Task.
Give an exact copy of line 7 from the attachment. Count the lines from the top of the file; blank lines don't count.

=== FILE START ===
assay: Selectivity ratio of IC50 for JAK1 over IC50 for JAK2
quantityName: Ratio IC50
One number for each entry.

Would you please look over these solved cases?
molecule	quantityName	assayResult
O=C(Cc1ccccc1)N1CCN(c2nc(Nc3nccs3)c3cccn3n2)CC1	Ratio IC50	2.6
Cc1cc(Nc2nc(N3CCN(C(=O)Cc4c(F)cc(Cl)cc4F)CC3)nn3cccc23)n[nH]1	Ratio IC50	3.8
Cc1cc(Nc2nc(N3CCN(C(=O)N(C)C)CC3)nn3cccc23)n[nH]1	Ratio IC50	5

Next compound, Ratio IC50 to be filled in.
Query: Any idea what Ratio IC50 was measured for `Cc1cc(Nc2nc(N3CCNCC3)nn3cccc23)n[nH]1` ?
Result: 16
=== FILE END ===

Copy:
Cc1cc(Nc2nc(N3CCN(C(=O)Cc4c(F)cc(Cl)cc4F)CC3)nn3cccc23)n[nH]1	Ratio IC50	3.8